Horse tests positive for Equine Infectious Anemia in Weld County; 200 others exposed, Ag. dept. says

WELD COUNTY, Colo. -- The Colorado Department of Agriculture is looking for more than 100 horses who may have been exposed to Equine Infectious Anemia (EIA) after a horse in Weld County tested positive for the disease in late August. 

CDA officials said Friday records from several different state agencies show that approximately 240 horses were on the same quarantined premises as the horse who tested positive for the disease. About 100 of those were sent to 20 other states across the country.

“We are working to locate approximately 140 horses that went to different premises across Colorado. We are asking horse owners to contact us if they purchased horses in Weld County between July 18 to August 20, 2018,” said State Veterinarian, Dr. Keith Roehr. “We will work with owners to see if their horses came from the quarantined property. This is an important step in the disease investigation.”

Officials said the investigation into the EIA case has led to a quarantine order in Weld County and to "hold orders" in several premises across Colorado including Weld, Adams, Arapahoe, Crowley, Delta, Douglas, El Paso, Mesa, and Montrose counties. On Monday, officials said there were hold orders on 26 premises in 13 counties.

So far, 37 exposed horses have been found throughout the state. 

Because there is no cure or treatment for EIA, the horse that tested positive for EIA has been euthanized, CDA officials said.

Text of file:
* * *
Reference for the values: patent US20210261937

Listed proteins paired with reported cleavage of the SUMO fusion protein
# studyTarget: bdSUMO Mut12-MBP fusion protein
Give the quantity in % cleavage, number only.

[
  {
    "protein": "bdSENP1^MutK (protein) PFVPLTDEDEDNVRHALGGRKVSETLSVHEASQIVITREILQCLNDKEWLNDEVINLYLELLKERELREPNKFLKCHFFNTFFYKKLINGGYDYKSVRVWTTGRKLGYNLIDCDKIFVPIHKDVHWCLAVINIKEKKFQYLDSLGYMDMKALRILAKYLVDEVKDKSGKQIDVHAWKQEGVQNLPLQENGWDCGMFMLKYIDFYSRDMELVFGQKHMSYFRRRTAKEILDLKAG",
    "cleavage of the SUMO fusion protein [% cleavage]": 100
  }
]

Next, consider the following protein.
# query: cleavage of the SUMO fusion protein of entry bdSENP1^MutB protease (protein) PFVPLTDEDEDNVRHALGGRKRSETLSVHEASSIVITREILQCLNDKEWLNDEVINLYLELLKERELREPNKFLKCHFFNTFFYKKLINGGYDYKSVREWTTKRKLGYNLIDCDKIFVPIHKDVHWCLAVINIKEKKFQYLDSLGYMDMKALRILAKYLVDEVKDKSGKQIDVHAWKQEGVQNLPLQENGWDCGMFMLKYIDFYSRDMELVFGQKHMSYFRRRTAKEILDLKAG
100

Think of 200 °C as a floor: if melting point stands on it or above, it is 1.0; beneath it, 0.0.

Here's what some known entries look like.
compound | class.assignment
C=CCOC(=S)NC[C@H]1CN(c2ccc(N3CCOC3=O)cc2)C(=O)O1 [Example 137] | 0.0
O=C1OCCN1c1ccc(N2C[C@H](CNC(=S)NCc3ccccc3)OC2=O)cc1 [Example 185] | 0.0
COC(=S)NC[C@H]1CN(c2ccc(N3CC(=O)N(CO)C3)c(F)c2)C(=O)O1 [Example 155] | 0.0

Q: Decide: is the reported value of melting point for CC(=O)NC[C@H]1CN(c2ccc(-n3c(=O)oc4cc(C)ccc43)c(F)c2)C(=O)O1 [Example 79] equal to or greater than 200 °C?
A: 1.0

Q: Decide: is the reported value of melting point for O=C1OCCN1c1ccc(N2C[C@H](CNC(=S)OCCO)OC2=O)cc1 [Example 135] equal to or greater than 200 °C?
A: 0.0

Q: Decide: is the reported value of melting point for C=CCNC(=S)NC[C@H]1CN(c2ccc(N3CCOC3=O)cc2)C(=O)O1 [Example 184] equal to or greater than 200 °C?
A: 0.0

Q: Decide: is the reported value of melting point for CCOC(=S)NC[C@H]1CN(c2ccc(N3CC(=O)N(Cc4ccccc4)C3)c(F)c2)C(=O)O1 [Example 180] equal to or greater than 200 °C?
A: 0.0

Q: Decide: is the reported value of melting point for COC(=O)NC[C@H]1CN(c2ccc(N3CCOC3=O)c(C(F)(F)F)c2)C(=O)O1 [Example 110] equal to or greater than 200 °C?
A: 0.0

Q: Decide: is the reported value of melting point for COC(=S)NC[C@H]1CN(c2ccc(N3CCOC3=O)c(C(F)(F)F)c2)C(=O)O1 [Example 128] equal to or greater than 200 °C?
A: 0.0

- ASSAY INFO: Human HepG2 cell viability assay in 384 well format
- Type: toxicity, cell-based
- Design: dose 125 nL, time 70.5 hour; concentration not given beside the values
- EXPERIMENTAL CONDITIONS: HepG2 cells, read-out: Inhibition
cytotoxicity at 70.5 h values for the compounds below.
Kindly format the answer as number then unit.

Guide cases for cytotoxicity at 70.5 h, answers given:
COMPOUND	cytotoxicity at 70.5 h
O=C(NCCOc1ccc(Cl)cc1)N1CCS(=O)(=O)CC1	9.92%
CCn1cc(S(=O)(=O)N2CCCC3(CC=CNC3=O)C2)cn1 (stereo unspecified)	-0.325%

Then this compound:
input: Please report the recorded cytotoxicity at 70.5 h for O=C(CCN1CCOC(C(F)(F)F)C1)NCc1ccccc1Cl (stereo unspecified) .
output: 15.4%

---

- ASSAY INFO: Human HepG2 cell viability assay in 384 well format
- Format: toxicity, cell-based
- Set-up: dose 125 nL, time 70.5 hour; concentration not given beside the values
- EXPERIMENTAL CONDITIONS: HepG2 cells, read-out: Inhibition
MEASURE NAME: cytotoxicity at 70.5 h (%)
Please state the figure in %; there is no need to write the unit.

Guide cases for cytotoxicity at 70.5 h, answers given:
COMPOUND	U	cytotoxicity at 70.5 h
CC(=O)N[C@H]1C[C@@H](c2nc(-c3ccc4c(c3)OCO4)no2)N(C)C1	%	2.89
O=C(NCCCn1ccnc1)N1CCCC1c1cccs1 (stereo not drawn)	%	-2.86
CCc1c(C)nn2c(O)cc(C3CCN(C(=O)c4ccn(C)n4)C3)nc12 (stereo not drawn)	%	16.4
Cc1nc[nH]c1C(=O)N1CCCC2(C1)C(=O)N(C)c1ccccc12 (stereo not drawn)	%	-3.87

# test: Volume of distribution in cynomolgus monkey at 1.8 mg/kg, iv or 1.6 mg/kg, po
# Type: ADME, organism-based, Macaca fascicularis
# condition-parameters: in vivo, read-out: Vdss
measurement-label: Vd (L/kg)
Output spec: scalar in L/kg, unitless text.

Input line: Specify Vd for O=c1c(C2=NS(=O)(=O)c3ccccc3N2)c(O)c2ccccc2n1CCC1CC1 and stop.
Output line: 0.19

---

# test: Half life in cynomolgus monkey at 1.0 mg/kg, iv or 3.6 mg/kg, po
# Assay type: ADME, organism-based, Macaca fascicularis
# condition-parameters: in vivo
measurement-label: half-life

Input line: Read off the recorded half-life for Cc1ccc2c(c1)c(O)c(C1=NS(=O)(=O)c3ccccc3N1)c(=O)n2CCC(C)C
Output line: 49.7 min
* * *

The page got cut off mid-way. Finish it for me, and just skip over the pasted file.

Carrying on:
Both the quarantine and hold orders will remain in place until the exposed horses on the premises test negative for EIA at the 60-day re-test, which is the last known date of exposure to the positive horse. 

The CDA continues to actively monitor compliance with quarantine and hold orders, and officials said the department has the legal authority to fine people who violate the rules. 

FAQs about Equine Infectious Anemia

1. What is Equine Infectious Anemia?

Equine Infectious Anemia is a viral disease spread by bloodsucking insects, inappropriate use of needles, or other equipment used between susceptible equine animals such as horses, mules and donkeys. Horses may not appear to have any symptoms of the disease, although it also can cause high fever, weakness, weight loss, an enlarged spleen, anemia, weak pulse and even death.

2. How is it spread?

It is spread most commonly through blood by biting flies such as horse flies and deer flies.

3. What happens to an infected horse?

There is no cure for the disease, so animals which test positive or are infected have to be quarantined for life or euthanized.

4. Is there a danger to people?

No. The disease can only be spread to horses, mules and donkeys.

5. Is the disease common?

No. There has only been a small number of cases in the United States, although the disease exists in other parts of the world. A map of cases from the year 2017 is available here.

6. How is the disease controlled?

Equine Infectious Anemia is a disease for which horses must be tested annually before they can be transported across state lines. The test for EIA is commonly called a Coggins Test.

Editor's note: The FAQ provided above comes from the Colorado Department of Agriculture's website.

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